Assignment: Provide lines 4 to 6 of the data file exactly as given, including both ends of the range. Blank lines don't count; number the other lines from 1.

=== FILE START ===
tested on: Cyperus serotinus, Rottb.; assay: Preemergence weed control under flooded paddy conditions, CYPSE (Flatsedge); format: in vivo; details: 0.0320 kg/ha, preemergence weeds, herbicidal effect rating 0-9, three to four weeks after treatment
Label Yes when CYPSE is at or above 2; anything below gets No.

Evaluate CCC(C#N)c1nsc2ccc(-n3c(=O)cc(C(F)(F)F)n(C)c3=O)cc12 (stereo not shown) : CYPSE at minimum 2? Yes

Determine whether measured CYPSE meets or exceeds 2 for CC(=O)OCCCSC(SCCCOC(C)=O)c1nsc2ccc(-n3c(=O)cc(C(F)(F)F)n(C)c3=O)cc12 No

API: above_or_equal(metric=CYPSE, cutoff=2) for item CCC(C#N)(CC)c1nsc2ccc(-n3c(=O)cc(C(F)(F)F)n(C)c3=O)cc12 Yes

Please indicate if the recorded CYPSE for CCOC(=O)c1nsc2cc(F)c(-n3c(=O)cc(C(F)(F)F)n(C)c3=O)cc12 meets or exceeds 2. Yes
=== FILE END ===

Determine whether measured CYPSE meets or exceeds 2 for CC(=O)OCCCSC(SCCCOC(C)=O)c1nsc2ccc(-n3c(=O)cc(C(F)(F)F)n(C)c3=O)cc12 No

API: above_or_equal(metric=CYPSE, cutoff=2) for item CCC(C#N)(CC)c1nsc2ccc(-n3c(=O)cc(C(F)(F)F)n(C)c3=O)cc12 Yes

Please indicate if the recorded CYPSE for CCOC(=O)c1nsc2cc(F)c(-n3c(=O)cc(C(F)(F)F)n(C)c3=O)cc12 meets or exceeds 2. Yes